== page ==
Audi has unveiled an all-electric concept car at the Pebble Beach Automotive Week in Monterey, California that visualizes a radical electrically powered driving machine for both the road and the race track. The all-electric Audi PB18 e-tron Concept is essentially a design and technical study of a futuristic high-performance sports car.
Basically, the PB18 e-tron boasts of a technical concept built from Audi's years of victories at the Le Mans, as implemented through the carmaker’s high-performance arm -- Audi Sport GmbH. The “PB18” in its name refers to the place and year (Pebble Beach and 2018) it was unveiled, while the “e-tron” signifies the fact that the concept shares the technological DNA with the Audi R18 e-tron, the carmaker’s high successful LMP1 racing car.
In terms of dimensions, the PB18 e-tron is similar to a classical sports car – it measures 4.53 meters (14.5 ft.) in length, 2 meters (6.4 ft.) in width and 1.15 meters (4.6 ft) in height, with wheelbase of 2.70 meters (8.9 ft) and short overhangs.
Its front end features the hexagonal Singleframe grille with a wide and horizontal cut, as flanked by large air inlets. As typical in an Audi sports car, the Audi logo is located above at the front of the hood. The front end makes use of wide and flat light units featuring integrated digital matrix technology and laser high-beam headlights, which had its debut in the Le Mans R18 racing car. The hood of the PB18 e-tron dips deeply to serve as a lateral bridge that links connecting the accentuated fenders while also acting as an air deflector.
When viewed from the side, the PB18 e-tron reveals a gently sloping roof line pulled far to the back, making the study similar to a shooting brake concept. Supported by massive C-pillars, this design allows for 470 liters (16.6 cubic ft.) in cargo space, something sports car usually lacks.
The side of the PB18 e-tron also reveals side windows angling inwards and extremely extended wheel arches, which help highlight the concept’s wide track. The PB18 e-tron rides on large 22-inch wheels with eight asymmetrically designed spokes evoking that of turbine inlets.
On the rear, a flat red band of lights runs across the entire width of the PB18 e-tron. The rear diffuser air outlet is positioned like on a race car, although can be moved downward mechanically to heighten downforce. The rear spoiler can be extended rearward also to create more downforce.
Interestingly, the side windows angling inwards and extremely extended wheel arches of the Audi PB18 e-tron concept are traits it shares with another concept unveil last year – the Audi Aicon. More than these, these concept cars also share their electric drive, featuring solid-state battery as energy storage.
Nonetheless, while the Aicon was conceptualized as a fully automated, long-distance luxury vehicle, the PB18 e-tron is designed as a radical high performance machine boasting of high levels of dynamics and emotion. As it is, the PB18 e-tron is truly a driver-oriented high-performance electric car. While the Aicon boasts of full automation and luxuries, the PB18 e-tron doesn’t employ complex systems for automated driving and doesn’t have comfort elements that usually add weight. Because of this, people at Audi nicknamed the PB18 e-tron as “Level Zero.” No semi-autonomous driving system is installed on the concept, giving the driver in full control of steering, accelerating (gas pedal) and stopping (brake pedal).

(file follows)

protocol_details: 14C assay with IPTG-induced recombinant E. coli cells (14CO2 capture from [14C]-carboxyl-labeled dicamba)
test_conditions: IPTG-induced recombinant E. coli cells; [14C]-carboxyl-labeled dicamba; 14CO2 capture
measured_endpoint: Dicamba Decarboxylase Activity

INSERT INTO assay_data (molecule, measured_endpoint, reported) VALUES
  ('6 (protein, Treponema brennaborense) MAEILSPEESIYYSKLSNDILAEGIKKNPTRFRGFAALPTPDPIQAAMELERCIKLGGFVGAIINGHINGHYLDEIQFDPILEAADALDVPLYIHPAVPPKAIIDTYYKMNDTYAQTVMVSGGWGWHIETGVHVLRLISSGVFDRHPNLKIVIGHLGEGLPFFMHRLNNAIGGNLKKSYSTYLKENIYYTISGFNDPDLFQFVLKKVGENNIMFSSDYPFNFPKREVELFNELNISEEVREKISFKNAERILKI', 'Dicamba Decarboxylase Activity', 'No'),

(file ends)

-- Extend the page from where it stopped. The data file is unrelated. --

Essentially, the PB18 e-tron is design to accommodate the driver and a passenger in a cockpit integrated into an inner monocoque shell. When the driver has no passenger on board, he or she can slide the monocoque laterally to the center, similar to in a monoposto. This is possible as the control elements are not mechanically elements – the steering and pedals have a by-wire design.
The Audi PB18 e-tron concept boasts of a lightweight body, thanks to the use of aluminum, carbon and multi-material composites. Likewise, the concept employs a lightweight solid-state battery, the weight associated with usual batteries have been avoid. In fact, the PB18 e-tron is expected to tip the scales at less than 1,550 kg (3,417.2 lbs).
Powering the PB18 e-tron are three powerful electric motors -- one on the front and two at the rear – as complemented by the quattro system. The front motor delivers up to 150 kW to the front axle while the rear motors provide up to 350 kW to the rear axle. At a typical drive, the system delivers up to 500 kW (671 hp) of max output and 830 Nm (612 lb.-ft.) of torque. However, a temporary boost can be availed to tap up 570 kW (764 hp) of output.
With this amount power, the PB18 e-tron can sprint from zero to 62 mph (100 km/h) in just over 2 seconds. The motors get their juice from 95-kWh solid state battery that allows for an estimated range of over 310.7 miles (500 km), as per WLTP. The battery can be recharged in just 15 minutes through an 800-volt charging system. Induction charging through Audi Wireless Charging (AWC) can also be used.
Supporting the PB18 e-tron is a suspension system derived from the Audi R18 e-tron quattro Le Mans racing car. Stopping power is taken care of by 19-inch carbon brake discs and the electric brake.